Thursday, October 22, 2020

Agalloch - "Ashes Against The Grain" [2006]

Artist: Agalloch
Title: Ashes Against The Grain
Genre: Post-Black/Doom Metal
Country: USA
Year: 2006

Track List:

  1. Limbs
  2. Falling Snow
  3. This White Mountain on Which You Will Die
  4. Fire Above, Ice Below
  5. Not Unlike the Waves
  6. Our Fortress Is Burning... I
  7. Our Fortress Is Burning... II
  8. Our Fortress Is Burning... III
"For twenty years the Pacific Northwest group Agalloch has defined what it means to combine influences from a variety of musical genres into one brooding, colossal, and cinematic sound that provides the soundtrack to existential themes concerning man, nature, loss, and death"

Agalloch is a band that need no introduction to anyone who's well familiar with that part of the 2000s American heavy music that isn't "core"-based. They have developed an unique style of fusion between atmospheric black metal, gothic/doom metal and neofolk (all 3 genres I love), which is sometimes jokingly referred to as "elk-influenced black metal" (a pun on the cover art of their album "The Mantle"), and it was one of the major sources from which the "Cascadian" black metal sound later developed.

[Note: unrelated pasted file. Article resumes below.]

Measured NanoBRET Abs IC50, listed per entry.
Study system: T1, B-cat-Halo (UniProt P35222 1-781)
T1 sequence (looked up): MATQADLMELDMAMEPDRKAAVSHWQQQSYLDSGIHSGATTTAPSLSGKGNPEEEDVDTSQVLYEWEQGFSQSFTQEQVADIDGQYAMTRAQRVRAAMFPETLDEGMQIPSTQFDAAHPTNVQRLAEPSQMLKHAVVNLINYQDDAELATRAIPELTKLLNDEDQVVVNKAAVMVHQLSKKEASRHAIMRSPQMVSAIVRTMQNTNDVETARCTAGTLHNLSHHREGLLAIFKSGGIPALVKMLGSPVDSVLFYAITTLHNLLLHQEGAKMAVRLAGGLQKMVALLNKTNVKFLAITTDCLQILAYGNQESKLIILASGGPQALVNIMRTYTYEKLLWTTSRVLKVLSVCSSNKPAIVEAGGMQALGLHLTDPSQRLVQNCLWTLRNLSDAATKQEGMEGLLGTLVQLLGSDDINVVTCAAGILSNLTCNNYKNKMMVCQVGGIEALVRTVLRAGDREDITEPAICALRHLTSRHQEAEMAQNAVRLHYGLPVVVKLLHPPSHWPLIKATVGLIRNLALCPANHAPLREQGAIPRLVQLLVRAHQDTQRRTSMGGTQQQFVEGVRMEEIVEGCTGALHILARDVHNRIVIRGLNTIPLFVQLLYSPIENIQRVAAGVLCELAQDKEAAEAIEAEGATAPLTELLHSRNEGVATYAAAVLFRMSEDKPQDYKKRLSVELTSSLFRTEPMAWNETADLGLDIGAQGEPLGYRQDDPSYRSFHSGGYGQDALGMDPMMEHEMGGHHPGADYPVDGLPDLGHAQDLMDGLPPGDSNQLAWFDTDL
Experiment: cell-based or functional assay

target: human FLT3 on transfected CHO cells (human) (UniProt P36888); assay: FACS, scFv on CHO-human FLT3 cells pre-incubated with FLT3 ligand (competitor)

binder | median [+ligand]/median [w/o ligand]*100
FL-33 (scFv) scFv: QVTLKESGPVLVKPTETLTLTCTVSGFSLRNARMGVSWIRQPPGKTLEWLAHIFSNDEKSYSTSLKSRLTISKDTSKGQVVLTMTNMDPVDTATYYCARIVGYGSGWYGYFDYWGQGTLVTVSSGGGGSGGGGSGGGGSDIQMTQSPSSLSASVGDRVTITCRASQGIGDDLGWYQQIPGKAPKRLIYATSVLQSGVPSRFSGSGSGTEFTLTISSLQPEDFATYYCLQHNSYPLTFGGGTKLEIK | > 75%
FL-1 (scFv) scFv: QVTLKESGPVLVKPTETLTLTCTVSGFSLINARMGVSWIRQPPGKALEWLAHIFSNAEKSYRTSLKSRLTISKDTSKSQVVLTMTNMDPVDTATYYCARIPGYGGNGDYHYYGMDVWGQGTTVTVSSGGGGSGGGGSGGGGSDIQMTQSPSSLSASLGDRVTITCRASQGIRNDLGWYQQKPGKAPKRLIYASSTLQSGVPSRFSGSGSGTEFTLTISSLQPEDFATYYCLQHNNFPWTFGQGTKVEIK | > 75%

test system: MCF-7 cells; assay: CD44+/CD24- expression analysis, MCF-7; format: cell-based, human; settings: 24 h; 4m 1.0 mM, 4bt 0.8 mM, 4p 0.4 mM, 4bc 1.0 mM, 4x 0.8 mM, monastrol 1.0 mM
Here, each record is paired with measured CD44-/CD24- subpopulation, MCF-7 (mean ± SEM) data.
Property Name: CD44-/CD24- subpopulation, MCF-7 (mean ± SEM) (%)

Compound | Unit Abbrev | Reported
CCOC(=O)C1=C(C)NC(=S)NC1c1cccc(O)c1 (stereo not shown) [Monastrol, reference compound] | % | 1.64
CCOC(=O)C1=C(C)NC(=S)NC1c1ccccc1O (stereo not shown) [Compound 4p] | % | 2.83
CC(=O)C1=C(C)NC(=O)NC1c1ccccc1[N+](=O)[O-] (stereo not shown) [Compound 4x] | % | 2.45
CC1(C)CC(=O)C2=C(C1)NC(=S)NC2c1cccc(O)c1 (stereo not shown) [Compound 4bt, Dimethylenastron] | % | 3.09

While this kind of sound was already present on their rather poorly produced debut "Pale Folklore" (1999), the core of their creative output consists of "The Mantle" (2002), "Ashes Against The Grain" (2006), and "Marrow Of The Spirit" (2010). Of those albums, "Ashes Against The Grain" is arguably the best, albeit it's definitely heavier and less folk-influenced than its predecessors. However, it contains that depressive wintry atmosphere that's also characteristic of the 90s death/doom scene, while the music is much more rich and fully deserves the label of "progressive metal" in addition to everything I mentioned above. There's not much vocals on "Ashes Against The Grain", which is lso a good thing, because the music is interesting enough on its own. Overall, this album is a classic and a definite must-listen to every fan of nature-inspired atmopheric black metal (although the actual genre definition would be much more complicated). If I had to compared it to any European metal release of the same era, "Omnio" by In The Woods would be the fist thing that comes to mind (and it's a masterpiece as well).

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